Stan Tag, faculty member from Fairhaven College on Patagonia

22 February 2005/
Bellingham, WA

Dear Steve and Pat,

Thank you for your recent letter reflecting on the possibilities for the Patagonia Practicum Center. Your plans are inspiring and exciting and I hope they will unfold even better than you can imagine.

Thank you for your generous gift in bringing us all together at the Circle Z Ranch. For me, it was a time of deep personal reflection and an opening out into the lives of so many other intriguing people and a place full of ordinary marvels. I came to Patagonia the way I hope others will come—–open to experience all that there is to experience in such a place. And yet I did not take the trip to Nogales or the San Pedro River or to the Tohono Oodham (reservation), or even into Patagonia for the evening festivities.

It was enough to just barely begin to absorb the intricacies of Sonoita Creek, which I spent one morning walking down for a couple of miles, gathering trash, watching birds, feeling the cold water on my feet and legs in contrast to the heat of the sun on my face. I climbed the butte above the Circle Z and lay there in the silence and sun for an hour, wrote a poem, and studied the quiet presence of the plants and rocks around me. A reminder that from that place, or any place, there are as many ways as there are radii from the center of a circle (Thoreau); a sky island (a term I learned on this trip) is a marvelous place to feel such centeredness and the richness of multiple possibilities.

I also rode horses—–on Joe, a feisty but dependable alpha male—–and tried to feel the rhythms of the animal, the way Joe walked, trotted, loped, turned his head, reached for grass, spooked at the sudden appearance of a cow, deftly chambered up and over rocks, or sidled slowly and deliberately down steep trails. I remember the talk Tony gave us up on the hillside, after a long ride, describing the geologic origins of this landscape and the dialogue between the various plant groupings and that reminder to me of how little I really know about my own planet. Again, another of Thoreau’s lines comes to mind:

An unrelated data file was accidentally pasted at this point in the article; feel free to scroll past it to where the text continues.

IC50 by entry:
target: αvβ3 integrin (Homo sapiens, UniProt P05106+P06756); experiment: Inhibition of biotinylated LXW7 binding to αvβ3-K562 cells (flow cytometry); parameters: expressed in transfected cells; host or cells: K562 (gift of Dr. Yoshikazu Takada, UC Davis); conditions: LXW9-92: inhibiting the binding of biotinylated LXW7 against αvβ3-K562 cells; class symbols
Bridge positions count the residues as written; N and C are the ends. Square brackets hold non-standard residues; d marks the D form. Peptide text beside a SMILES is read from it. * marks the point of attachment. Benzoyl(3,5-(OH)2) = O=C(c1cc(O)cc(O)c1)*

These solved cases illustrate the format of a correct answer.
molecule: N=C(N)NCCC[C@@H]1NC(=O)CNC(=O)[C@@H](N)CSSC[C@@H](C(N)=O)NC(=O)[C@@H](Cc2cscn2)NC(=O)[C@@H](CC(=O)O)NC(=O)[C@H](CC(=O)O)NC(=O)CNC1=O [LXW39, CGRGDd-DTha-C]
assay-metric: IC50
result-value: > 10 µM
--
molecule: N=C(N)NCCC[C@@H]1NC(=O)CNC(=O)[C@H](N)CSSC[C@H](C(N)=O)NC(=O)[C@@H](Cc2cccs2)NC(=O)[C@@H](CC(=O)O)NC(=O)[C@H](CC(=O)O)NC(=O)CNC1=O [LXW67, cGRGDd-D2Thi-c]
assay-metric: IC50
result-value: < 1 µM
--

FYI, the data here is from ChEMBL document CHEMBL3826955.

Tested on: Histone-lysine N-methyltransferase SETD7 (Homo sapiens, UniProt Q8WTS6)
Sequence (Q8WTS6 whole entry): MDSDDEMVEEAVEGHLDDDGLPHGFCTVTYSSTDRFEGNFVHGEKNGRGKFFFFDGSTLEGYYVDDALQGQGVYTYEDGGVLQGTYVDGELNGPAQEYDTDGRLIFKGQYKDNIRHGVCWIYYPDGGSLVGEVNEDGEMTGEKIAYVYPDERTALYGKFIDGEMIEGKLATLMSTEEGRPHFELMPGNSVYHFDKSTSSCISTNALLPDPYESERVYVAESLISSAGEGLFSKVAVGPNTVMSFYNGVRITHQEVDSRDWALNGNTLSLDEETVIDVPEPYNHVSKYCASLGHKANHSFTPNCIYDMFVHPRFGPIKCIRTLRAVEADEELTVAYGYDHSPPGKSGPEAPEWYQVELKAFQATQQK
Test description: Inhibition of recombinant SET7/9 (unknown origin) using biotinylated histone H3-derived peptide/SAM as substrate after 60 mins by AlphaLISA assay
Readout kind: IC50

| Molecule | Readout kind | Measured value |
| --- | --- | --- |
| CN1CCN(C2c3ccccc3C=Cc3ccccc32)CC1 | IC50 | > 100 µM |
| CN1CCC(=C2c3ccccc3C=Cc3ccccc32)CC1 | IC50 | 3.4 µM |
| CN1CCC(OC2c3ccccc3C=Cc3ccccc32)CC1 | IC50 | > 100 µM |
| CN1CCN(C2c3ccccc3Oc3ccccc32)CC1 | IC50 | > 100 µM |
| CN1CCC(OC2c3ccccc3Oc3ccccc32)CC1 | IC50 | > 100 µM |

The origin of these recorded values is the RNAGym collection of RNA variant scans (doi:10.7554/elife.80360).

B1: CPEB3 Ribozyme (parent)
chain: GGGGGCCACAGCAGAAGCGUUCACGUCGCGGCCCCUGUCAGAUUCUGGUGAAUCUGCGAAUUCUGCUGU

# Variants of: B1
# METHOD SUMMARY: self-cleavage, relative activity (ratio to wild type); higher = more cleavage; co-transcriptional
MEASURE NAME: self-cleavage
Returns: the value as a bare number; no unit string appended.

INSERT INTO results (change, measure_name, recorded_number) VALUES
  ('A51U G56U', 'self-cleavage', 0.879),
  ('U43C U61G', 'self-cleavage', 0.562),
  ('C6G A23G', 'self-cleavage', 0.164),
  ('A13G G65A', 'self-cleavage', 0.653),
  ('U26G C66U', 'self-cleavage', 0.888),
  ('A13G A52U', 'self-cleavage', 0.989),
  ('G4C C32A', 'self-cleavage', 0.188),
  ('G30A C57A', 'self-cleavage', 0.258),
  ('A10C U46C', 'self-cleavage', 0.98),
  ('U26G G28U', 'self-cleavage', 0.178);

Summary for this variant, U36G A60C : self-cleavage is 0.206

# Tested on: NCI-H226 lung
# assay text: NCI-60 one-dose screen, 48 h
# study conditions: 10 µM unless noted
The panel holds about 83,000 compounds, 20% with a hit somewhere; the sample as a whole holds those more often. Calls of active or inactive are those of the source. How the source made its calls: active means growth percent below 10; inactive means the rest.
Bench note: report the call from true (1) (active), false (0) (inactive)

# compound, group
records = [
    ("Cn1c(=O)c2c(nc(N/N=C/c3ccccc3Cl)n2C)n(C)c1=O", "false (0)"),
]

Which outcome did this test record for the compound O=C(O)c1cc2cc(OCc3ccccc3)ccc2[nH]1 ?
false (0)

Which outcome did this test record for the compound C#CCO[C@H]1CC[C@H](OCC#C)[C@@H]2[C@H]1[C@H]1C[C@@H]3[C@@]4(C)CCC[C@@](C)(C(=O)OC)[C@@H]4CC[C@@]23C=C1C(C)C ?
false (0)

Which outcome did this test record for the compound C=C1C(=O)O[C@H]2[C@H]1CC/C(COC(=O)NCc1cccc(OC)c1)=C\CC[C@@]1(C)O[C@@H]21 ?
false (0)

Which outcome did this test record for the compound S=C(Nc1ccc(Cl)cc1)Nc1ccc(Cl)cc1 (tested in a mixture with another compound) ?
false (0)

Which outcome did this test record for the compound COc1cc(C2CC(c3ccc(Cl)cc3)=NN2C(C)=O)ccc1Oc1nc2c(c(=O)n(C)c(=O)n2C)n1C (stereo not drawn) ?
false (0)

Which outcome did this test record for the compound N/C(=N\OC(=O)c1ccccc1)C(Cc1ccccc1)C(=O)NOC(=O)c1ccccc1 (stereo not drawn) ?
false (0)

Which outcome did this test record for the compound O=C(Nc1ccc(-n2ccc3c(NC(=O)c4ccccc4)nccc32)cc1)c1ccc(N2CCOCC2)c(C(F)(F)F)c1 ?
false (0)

“The universe is wider than our views of it.”

So, no matter how much we say at a conference on a Patagonia Field Center, and no matter how good and wise those words and discussion are, the universe is still wider than whatever we say or think. This gives me hope. And I suppose what I hope most for your endeavor is the possibility of these transformative insights into what it means to be human, to be a creature on a planet spinning through space, to live a finite life in an infinite world.—–So I was excited by all this talk of the great narrative and found myself trying to articulate my own. I was excited about the emphasis on transformation, or at least creating possibilities for transformations. As I said in one of the large group meetings, this makes me think about seeds. A seed is (to quote Fay Givens) the universe unfolding. The Patagonia Field Center should be a place that plants seeds, nurtures seeds, helps them to unfold. And by seeds we may say students, or teachers, or anyone who wants to grow. Loren Eiseley once wrote:

“If man is to seek happiness, he must grow outward into the world he has
discovered. He must pass the borders of his own being. He must dream with the
dreaming greatness of the vast multicolored shape of life itself, not of man, nor of
serpents, but of that enormous whole that contains them, as it contains lovers and
the wandering stars and the enormous freedom to change.”

From The Lost Notebooks of Loren Eiseley